Stanley Fish’s new book, How to Write a Sentence and How to Read One, adds a flying buttress and a gargoyle or two to his ever-growing cathedral on contrarianism. Fish’s next-to-last book, Save the World on Your Own Time, 2008, called on the professoriate to shelve its interest in making classroom learning “relevant” by bringing politics to the table. Fish instead urged us to “academize” our subject, i.e. “detach it from its real world urgency…and insert it into a context of academic urgency, where there is an account to be offered or an analysis to be performed.”
How to Write a Sentence moves still further into this lofty air. Contrary to prevailing approaches to college writing instruction that emphasize the mechanics of writing, Fish urges an aesthetic approach. Moreover, true to his title, he puts all his money on the English sentence as the unit of composition. How to Write a Sentence leaves little room for sequels such as ‘How to Write a Paragraph,’ or a sonnet, an essay, a term paper, or an epic. The idea—which seems to me as a quondam teacher of college rhetoric courses, entirely right—is that the student who masters the English sentence has nearly everything needful for the larger architectural tasks.
Fish’s cathedral of contrarianism is appealing in several important ways and yet not a building in which I really would want to linger. It appeals because Fish dispenses with grubbier forms of political correctness with such magisterial ease. He knows his material. In the opening pages of How to Write a Sentence, he enlists the help of counter-culture icon Annie Dillard, who offers an indelible image of a painter who chose his vocation because, “I like the smell of paint.” The writer must likewise “like sentences.” Fish thus puts forward his frankly aesthetic vision of writing and it isn’t long before he has worked up to appreciations of genuine aesthetes such as John Updike and Walter Pater. But he also inoculates himself against any charge that he is too highbrow. He finds dazzling sentences popping out of pop culture too. Joan Crawford explains her habit of never leaving home without being dressed as if for a premiere: “If you want to see the girl next door, go next door.”
In a book saturated with such examples, it is hard not to fall under Fish’s sway. And yet.
His cathedral is ultimately a pretty drafty place. It is beautiful but empty. My calling it a cathedral isn’t gratuitous either. Near the end of chapter three in this ostensible “how to” book, Fish announces his “theology.” That word, like many of Fish’s, is semi-serious as well as facetious. His “theology” turns out to be syntax: “You shall tie yourself to forms and the forms shall set you free.
That sentence, of course, parodies Jesus’ teaching (John 8:32), “And ye shall know the truth, and the truth shall make you free.” Substituting “the forms” for “the truth” is a little miracle of Fishian compression. The critic who has castigated abstract principle in favor of situational judgment (The Trouble with Principle, 1999) and elbowed aside the idea of free speech (There’s No Such Thing As Free Speech: And It’s a Good Thing, Too,1994), might as well dispense with “truth” too—though Fish seems to understand it is better to evade Truth in subtle maneuvers than to face it on the street at high noon.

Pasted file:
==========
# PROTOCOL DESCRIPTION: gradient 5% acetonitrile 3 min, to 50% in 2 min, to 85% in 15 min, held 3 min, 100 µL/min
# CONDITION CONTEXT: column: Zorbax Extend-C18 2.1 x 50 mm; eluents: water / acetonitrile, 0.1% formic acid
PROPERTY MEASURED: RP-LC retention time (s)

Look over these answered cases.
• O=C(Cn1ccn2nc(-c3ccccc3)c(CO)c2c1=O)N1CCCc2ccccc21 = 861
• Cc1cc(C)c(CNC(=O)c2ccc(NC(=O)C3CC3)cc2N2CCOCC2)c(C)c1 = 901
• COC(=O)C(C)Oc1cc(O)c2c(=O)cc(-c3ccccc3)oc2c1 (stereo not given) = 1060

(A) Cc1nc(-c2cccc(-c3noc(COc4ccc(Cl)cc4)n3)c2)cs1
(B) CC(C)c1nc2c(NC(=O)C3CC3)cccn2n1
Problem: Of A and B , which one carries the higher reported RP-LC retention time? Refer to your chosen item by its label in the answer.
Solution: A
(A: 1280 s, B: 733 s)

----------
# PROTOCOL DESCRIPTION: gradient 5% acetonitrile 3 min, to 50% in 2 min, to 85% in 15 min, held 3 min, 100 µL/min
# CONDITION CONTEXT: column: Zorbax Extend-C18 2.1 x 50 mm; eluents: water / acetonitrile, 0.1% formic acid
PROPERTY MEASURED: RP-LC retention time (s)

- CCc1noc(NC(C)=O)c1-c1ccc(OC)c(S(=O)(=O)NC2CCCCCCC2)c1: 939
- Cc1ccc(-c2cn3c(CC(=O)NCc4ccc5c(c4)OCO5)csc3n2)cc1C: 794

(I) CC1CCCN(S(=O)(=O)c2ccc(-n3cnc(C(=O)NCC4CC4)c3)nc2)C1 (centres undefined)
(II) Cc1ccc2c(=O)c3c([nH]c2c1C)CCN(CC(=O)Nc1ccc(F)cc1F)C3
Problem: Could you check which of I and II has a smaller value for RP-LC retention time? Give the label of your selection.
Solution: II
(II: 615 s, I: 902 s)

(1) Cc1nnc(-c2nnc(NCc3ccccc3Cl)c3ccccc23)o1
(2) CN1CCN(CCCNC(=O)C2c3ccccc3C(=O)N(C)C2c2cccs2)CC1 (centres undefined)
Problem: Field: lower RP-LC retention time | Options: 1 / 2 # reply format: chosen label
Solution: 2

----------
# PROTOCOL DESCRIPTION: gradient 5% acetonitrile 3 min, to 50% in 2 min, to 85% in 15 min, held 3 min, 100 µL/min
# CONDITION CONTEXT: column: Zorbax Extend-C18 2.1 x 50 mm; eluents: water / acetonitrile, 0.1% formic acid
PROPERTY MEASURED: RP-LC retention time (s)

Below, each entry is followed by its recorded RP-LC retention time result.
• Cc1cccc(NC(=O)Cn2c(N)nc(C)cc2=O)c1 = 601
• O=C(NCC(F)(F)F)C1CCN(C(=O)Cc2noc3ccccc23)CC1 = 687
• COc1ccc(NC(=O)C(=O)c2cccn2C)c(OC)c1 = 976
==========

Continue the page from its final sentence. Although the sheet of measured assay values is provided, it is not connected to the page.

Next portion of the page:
Fish’s reference to “the forms” could mislead a reader, for a moment, to think that he is evoking Plato. But Fish’s forms are, as I said, syntactical, not the realm of ultimate reality. There are no Fishian ultimates, “there is only flux,” as he says apropos of Walter Pater’s world of “infinitely divisible” impressions. The flux, however, can be checked and channeled by the logical form of sentence. Sentences that begin “Had I…” go one direction; sentences that begin “Even though…” go another. The forms that glisten for him are “verbal forms that enable thought and meaning.”
Fish, who is 73, reminds me of the young Augustine who, in his Confessions, recalls his brilliant facility with and love of rhetoric as a youth. Augustine, of course, came to repudiate facility for the sake of facility. Fish has instead made it his life-long pursuit. We are both richer and poorer for his choice. I am glad to have the writings of America’s most celebrated scholar of the humanities. If he prompts some students to yearn for a fuller knowledge of literature and a keener understanding of the arts of persuasion, so much the better. If he leaves those students puffed up in the accomplishment, so much the worse. My own sense is that time spent lingering over Fish’s writings leaves one ill at ease and grappling with the question, “Is this all?”
How to Write a Sentence is, I think, a masquerade of a book. It isn’t really proffering advice to novice writers, though Fish, true to Form, never breaks character. The book can be read as his answer to Strunk & White, if one decides to shrink one’s attention away from Fish’s pervasive anti-theology. The book is really, however, a luxurious immersion in Fish’s hot tub of post-modernist sophistry. It’s a very pleasant experience while it lasts, but after 162 pages, the reader is ready to towel off and head out to the world of hard edges and realities not necessarily encompassed by syntax, no matter how beautiful.
This article first appeared at the Chronicle of Higher Education's Innovations blog on November 1, 2011.